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Wang, Kai, Zhang, Yuqing, Liu, Peng.  2016.  Call Me Back!: Attacks on System Server and System Apps in Android Through Synchronous Callback. Proceedings of the 2016 ACM SIGSAC Conference on Computer and Communications Security. :92–103.

Android is the most commonly used mobile device operation system. The core of Android, the System Server (SS), is a multi-threaded process that provides most of the system services. Based on a new understanding of the security risks introduced by the callback mechanism in system services, we have discovered a general type of design flaw. A vulnerability detection tool has been designed and implemented based on static taint analysis. We applied the tool on all the 80 system services in the SS of Android 5.1.0. With its help, we have discovered six previously unknown vulnerabilities, which are further confirmed on Android 2.3.7-6.0.1. According to our analysis, about 97.3% of the entire 1.4 billion real-world Android devices are vulnerable. Our proof-of-concept attack proves that the vulnerabilities can enable a malicious app to freeze critical system functionalities or soft-reboot the system immediately. It is a neat type of denial-of-service at-tack. We also proved that the attacks can be conducted at mission critical moments to achieve meaningful goals, such as anti anti-virus, anti process-killer, hindering app updates or system patching. After being informed, Google confirmed our findings promptly. Several suggestions on how to use callbacks safely are also proposed to Google.

U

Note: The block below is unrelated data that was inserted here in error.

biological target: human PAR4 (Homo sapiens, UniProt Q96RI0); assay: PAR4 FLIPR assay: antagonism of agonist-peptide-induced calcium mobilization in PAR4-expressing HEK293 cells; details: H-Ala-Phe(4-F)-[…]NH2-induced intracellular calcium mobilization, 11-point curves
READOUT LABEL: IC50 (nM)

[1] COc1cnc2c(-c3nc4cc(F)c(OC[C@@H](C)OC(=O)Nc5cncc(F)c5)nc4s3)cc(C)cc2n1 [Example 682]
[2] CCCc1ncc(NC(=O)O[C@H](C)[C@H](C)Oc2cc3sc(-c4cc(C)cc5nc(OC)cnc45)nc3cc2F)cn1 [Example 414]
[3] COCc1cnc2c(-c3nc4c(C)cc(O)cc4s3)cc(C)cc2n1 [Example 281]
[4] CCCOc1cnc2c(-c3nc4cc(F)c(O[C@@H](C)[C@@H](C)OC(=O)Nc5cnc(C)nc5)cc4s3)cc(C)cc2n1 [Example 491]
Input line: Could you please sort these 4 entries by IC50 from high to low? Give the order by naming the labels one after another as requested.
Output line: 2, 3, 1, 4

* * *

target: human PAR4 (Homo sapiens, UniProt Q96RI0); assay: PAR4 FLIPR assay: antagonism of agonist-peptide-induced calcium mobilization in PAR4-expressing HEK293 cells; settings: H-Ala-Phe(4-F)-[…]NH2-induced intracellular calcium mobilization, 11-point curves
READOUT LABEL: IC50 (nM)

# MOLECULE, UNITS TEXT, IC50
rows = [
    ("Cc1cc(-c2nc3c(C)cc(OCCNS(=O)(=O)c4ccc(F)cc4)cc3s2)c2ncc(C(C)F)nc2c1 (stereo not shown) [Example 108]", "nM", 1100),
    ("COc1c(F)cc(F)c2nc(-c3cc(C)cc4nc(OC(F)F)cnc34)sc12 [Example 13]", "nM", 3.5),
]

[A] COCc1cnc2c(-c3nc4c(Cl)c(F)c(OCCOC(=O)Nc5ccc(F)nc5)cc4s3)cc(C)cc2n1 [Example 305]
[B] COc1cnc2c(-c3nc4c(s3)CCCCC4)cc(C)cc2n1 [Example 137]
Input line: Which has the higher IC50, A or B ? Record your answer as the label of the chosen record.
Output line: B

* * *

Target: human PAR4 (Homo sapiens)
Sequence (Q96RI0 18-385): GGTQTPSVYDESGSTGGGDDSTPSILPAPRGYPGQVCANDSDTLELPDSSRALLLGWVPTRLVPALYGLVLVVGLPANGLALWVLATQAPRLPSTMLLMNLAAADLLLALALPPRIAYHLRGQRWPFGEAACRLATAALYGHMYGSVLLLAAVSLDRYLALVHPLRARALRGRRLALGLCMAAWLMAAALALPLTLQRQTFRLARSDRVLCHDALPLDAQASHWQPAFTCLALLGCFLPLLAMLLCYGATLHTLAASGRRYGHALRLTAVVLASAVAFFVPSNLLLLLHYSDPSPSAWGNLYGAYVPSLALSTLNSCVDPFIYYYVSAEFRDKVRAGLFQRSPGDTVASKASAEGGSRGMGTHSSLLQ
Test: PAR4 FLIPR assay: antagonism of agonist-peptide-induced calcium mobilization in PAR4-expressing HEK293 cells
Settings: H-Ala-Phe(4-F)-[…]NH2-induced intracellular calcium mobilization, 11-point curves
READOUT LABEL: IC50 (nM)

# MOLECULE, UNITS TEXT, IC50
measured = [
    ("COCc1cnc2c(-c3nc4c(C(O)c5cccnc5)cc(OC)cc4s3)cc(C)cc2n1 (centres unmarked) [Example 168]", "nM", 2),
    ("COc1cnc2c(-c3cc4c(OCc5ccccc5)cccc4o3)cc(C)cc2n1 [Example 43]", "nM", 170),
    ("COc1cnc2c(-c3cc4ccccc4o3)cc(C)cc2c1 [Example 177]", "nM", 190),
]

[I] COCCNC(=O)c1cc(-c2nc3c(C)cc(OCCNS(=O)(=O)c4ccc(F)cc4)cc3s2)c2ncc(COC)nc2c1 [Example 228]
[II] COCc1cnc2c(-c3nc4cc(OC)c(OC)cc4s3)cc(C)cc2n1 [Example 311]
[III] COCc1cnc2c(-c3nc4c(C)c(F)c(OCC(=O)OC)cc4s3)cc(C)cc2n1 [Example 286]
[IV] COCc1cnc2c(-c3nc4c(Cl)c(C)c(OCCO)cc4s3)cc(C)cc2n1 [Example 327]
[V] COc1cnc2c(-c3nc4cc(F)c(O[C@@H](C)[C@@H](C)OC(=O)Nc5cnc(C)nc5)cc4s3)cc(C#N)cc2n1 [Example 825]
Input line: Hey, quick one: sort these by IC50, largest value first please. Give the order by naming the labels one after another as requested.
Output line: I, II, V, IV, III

Wang, Kai, Zhao, Yude, liu, Shugang, Tong, Xiangrong.  2018.  On the urgency of implementing Interest NACK into CCN: from the perspective of countering advanced interest flooding attacks. IET Networks. 7:136–140.
Content centric networking (CCN) where content/named data as the first entity has become one of the most promising architectures for the future Internet. To achieve better security, the Interest NACK mechanism is introduced into CCN; however, it has not attracted enough attention and most of the CCN architectures do not embed Interest NACK until now. This study focuses on analysing the urgency of implementing Interest NACK into CCN, by designing a novel network threat named advanced interest flooding attack (AIFA) to attack CCN, which can not only exhaust the pending interest table (PIT) resource of each involved router just as normal interest flooding attack (IFA), but also keep each PIT entry unexpired until it finishes, making it harder to detect and more harmful when compared with the normal IFA. Specifically, the damage of AIFA on CCN architecture with and without Interest NACK is evaluated and analysed, compared with normal IFA, and then the urgency of implementing Interest NACK is highlighted.